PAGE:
On the corner of Townsend and something in San Francisco, Zynga now has its huge red dog gazing down upon me as I ride past on my way to the train, and I can’t help but think of the $2 billion Facebook, at least on paper, paid for Instagram, an application/social networking picture site, while the Oakland Unified School District closes five elementary schools. My friend, a counselor there, told me about an eight-year-old boy who lives across the street from a school that’s closing. So distraught by losing his school, teachers, friends, counselor, etc., instead of coming to school, he just watches and waits to say goodbye to her and others as they leave.
When did money and value become so disconnected?
A few weeks ago, I went to a financial planner for the first time in my life. When I received my “personal needs analysis,” my assets were added up and my “total net worth” determined. I’m “worth” far less than Bill Gates, but far more than the boy whose school closed.
Kickstarter raised $7 million for a watch that displays what’s on your iPhone. Is that really necessary, valuable? Seems like the same overvalued $2 billion for Instagram, right? It is, but it’s not. In addition to the wristphone, they’ve also enabled individuals to fund projects like 99% Invisible, a radio show devoted to making “radio that inspires mindfulness and wonder in all the things in the built world.”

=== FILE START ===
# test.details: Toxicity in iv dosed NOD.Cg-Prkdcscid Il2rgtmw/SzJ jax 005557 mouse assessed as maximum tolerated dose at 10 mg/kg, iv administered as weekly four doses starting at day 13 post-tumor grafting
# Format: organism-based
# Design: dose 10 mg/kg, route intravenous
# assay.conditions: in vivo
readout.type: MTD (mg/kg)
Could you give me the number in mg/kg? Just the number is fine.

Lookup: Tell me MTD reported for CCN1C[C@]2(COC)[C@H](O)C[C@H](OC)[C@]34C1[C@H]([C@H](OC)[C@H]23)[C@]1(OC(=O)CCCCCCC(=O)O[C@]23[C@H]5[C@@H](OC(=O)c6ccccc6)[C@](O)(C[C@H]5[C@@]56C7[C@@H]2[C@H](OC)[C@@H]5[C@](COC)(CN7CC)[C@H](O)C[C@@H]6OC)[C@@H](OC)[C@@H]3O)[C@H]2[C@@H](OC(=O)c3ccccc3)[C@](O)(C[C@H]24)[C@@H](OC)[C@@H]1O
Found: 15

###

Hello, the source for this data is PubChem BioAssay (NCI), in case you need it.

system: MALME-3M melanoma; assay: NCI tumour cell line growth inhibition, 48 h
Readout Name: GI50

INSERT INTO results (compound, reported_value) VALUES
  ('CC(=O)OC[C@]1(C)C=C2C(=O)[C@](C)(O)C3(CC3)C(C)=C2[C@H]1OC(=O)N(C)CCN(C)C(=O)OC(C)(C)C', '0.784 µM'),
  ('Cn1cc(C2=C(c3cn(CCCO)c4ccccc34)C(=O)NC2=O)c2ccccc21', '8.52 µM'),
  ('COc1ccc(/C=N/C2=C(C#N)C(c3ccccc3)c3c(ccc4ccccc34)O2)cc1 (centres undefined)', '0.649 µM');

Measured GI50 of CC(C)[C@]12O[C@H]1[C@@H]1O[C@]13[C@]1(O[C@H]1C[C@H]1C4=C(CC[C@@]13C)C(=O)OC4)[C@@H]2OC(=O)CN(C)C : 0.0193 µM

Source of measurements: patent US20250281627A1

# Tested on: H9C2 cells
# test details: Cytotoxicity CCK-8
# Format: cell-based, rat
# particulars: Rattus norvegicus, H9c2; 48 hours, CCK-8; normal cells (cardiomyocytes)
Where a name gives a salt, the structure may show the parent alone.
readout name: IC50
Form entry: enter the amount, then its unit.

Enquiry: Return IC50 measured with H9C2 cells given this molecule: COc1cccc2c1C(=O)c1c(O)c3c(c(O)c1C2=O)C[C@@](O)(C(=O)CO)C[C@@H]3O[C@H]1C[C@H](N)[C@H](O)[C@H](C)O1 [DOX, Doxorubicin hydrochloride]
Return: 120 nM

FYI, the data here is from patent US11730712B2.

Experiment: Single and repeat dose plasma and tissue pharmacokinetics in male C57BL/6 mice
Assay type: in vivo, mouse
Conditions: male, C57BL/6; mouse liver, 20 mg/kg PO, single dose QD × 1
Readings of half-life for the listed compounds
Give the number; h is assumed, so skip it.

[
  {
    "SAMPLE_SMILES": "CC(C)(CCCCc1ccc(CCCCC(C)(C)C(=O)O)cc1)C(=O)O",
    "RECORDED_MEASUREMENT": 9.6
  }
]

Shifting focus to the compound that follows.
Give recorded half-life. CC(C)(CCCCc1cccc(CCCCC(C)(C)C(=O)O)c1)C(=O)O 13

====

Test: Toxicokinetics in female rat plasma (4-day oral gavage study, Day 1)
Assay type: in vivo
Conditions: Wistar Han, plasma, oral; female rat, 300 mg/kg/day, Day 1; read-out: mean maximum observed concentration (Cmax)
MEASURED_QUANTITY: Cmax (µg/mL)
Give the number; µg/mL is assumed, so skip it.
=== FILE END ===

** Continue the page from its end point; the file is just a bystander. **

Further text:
During this commencement time of year, students are thinking about what they are going to do. If you’re not graduating with a Computer Science or Engineering degree or going into investment banking, post graduation jobs typically aren’t plentiful or well paid, so graduate school will often be next.
Of course, the fact is that the first job you take right after college is very unlikely to be your last, but it still seems like a daunting task, especially for those interested in doing something they feel will change the world for the better. David Brooks, who writes for The New York Times, explores—though I’m not convinced that successfully—whether students are asking the right question(s) when it comes to the seeming conflict between the private (especially financial) sector and the non profit in “The Service Path.” See also the Rob Reich discussion had with Stanford students on this issue: “Is the Liberal Arts to Blame for Sending so many Stanford students into Finance & Consulting?”
What do you think?
The Ripples to Waves Program on Social Entrepreneurship, created and sponsored by Stanford’s Center on Democracy, Development and the Rule of Law (CDDRL), is bringing together a diverse group of entrepreneurs interested in social change, the Stanford Entrepreneurs in Residence (SEERS).
For more details, please read “Academia Meets Activism,” printed in the Stanford Daily on April 19, 2012. To learn more about each of the residents and the program, see “Four social entrepreneurs to join Stanford research community this spring” on CDDRL’s website.
This Friday, May 25, 2012 from 10:00 am to 4:30 pm, please come to the Donald Kennedy Conference Room in The Haas Center for Public Service to hear the Public Service Scholars and the Andrea Naomi Leiderman Fellow present their Senior Honors Theses
10:00 to 10:25 AM – Andrea Naomi Leiderman fellow Presentation: